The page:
This religion, however, “fell” off, in 1986, after some 100-million died (dereacted), from starvation (bread lines), and other atrocities, per reason of its structural tenets, in particular its "equal works and a workers state" ideology, which goes against the general Pareto principle distribution of wealth rule of nature, as evidenced by the lazy ant study.
In the 21st century, of note, the effects of hydraism, have barred the formation of any sort of cogent "atheistic religion", in short. The only thing remotely like an "atheistic religion", seen of recent, is the Internet-based following of so-called "new atheism", the popes comically defined as follows:
“After Harris came high pope Dawkins, then cardinal Hitchens, the bishop Dennett, and then the lower and more moderate figures in this new atheist priesthood: Krauss, Stenger, Atkins, Shermer [and all the rest] e bella compagnia.”— Bo Jinn (2013), Illogical Atheism (loc. 286)
This new so-called sect of atheistic religion, while commendable for its public openness, with its derisive mud-slinging techniques, lack of religio-mythology fundamentalism, and theory vacuity, however, has left many "embarrassed to be an atheist".
In 2016, AnswersInGenesis.com (Ken Ham) produced Atheistic and Humanistic Religions, volume three of their World Religions and Cults series, edited by Bodie Hodge and Roger Patterson, wherein they attempt to step through the various atheistic religions and humanistic religions of history, e.g. Epicureanism, materialism, naturalism, dualism, communism, to scientology; a book aimed at teaching the theist how to be “able to spot their tenets and oppose them instead of allowing them to subtly infiltrate Christianity and undermine us from within”. 
|Examples of "atheist religions". e.g. Jediism and Pastafarianism, shown on dog tags.|
In 1977, George Lucas released Star Wars, with its force-based philosophy of the universe; this, soon thereafter, spawned a practiced religion called “Jediism” (Ѻ). While this "force" is fictional, e.g. based on the idea of "midichlorians", it is a step above monotheism, in mental appeasement.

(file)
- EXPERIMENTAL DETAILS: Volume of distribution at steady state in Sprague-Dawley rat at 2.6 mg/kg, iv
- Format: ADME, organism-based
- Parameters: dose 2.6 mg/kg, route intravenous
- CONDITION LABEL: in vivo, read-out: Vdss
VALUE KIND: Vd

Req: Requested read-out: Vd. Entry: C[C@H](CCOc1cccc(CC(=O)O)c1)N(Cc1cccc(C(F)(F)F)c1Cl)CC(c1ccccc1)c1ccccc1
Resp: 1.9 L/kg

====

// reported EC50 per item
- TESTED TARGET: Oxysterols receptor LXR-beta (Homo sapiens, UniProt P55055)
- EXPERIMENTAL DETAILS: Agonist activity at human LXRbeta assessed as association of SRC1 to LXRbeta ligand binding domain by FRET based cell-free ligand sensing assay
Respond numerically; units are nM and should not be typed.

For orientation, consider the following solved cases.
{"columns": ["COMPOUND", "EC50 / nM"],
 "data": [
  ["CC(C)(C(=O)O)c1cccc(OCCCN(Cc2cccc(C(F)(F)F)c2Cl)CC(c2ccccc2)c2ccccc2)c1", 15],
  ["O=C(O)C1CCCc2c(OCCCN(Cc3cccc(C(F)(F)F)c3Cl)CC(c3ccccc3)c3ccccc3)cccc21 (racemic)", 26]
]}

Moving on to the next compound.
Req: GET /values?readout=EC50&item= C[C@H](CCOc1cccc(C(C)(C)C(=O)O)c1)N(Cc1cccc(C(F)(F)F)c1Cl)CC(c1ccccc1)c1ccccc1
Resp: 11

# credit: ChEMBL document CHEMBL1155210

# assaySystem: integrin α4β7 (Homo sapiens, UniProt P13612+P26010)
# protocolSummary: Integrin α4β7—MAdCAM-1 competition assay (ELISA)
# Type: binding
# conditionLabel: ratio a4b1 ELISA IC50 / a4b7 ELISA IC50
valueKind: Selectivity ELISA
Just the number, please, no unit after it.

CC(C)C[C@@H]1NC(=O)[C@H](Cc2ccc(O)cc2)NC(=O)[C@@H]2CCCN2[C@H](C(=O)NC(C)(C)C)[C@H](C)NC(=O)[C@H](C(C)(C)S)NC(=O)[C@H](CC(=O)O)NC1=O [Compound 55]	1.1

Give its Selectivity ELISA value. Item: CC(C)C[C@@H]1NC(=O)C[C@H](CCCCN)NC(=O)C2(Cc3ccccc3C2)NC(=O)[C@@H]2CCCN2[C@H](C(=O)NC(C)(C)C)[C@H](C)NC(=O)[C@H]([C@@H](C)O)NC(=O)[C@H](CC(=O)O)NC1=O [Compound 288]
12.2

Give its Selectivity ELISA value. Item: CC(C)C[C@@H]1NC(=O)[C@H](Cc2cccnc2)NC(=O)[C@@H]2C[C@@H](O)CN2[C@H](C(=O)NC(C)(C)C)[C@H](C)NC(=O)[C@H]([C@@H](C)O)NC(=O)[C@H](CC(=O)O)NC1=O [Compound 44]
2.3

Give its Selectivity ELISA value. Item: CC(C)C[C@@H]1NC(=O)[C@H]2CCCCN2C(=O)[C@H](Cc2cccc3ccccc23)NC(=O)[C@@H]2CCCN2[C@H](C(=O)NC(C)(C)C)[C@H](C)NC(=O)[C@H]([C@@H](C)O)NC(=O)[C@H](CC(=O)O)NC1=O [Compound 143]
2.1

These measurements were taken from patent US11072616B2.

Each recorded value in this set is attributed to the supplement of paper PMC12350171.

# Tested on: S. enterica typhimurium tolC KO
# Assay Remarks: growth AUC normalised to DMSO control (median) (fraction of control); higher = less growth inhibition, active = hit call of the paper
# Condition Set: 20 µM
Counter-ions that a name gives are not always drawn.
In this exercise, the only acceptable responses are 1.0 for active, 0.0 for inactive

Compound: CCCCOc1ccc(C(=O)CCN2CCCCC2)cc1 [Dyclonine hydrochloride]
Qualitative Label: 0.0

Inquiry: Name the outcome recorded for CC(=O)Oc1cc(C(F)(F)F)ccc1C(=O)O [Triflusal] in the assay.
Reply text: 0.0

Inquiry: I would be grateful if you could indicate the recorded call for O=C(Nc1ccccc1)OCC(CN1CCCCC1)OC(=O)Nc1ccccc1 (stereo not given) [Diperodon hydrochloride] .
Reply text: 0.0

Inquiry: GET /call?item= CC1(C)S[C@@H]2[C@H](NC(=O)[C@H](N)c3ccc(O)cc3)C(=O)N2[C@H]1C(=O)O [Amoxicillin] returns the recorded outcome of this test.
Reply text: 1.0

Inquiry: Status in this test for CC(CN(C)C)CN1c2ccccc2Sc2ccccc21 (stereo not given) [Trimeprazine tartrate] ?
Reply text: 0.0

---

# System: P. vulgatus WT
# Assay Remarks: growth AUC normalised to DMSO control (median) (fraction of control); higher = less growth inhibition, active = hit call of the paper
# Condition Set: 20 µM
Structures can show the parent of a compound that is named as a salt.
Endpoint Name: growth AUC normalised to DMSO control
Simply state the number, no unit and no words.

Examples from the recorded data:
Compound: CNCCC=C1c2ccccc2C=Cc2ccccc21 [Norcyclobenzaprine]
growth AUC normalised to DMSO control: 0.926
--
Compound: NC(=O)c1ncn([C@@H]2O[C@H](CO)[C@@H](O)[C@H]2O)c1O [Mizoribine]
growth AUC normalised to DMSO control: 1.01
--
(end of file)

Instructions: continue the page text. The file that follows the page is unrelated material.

Pastafarianism | FSM religion
In 2005, Bobby Henderson posited the parody god "flying spaghetti monster", and was thereafter considered the founder of parody Pastafarian faith: Pastafarianism, which he outlined in his The Gospel of the Flying Spaghetti Monster (2006).
The following are related quotes:
“I agree with those legislators and philosophers who think that some religion is necessary in a society.”— Anon Theophrastus (c.1659), Theophrastus Redivivus (pg. 541) (Ѻ); compare: no religion
“My father’s religion was of the same kind with that of Lucretius: he regarded it with the feelings due not to mere mental delusion, but to a great moral evil. His standard of morals were Epicurean, inasmuch as it was utilitarian, taking as exclusive text of right and wrong, the tendency of actions to produce pleasure or pain.”— John Mill (1873), Autobiography
“Cosmology is a kind of religion for intelligent atheists.”— Stephen Hawking (c.1962), description (Ѻ) to his wife, when they first met, about himself
● No religion
1. Thims, Libb. (2016). Smart Atheism: For Kids (pdf | 309-pgs). Publisher.
2. Hecht, Jennifer M. (2003). Doubt: A History: The Great Doubters and Their Legacy of Innovation from Socrates and Jesus to Thomas (pg. 335). HarperOne.
3. Tarnopolsky, Yuri. (1993). Memoirs of 1984 (Amz) (pg. 135). University Press of America.
4. Hodge, Bodie and Patterson, Roger. (2016). World Religions and Cults, Volume Three: Atheistic and Humanistic Religions. New Leaf Publishing.
● Ostrofsky, Richard E. (2003). Theology for Atheists (pdf) (Ѻ). Publisher.
● De Botton, Alain. (2012). Religion for Atheists: a Non-Believer’s Guide to the Uses of Religion. McClelland.
● Buczkowski, Tom. (2016). “What Are Some Examples of Godless Religions?” (Ѻ), Quora, Jan 25.
● Nontheistic religion – Wikipedia.
● Secular religions – Rational Wiki.
● Whoever said “atheism” isn’t a religion? (2017) – Reddit.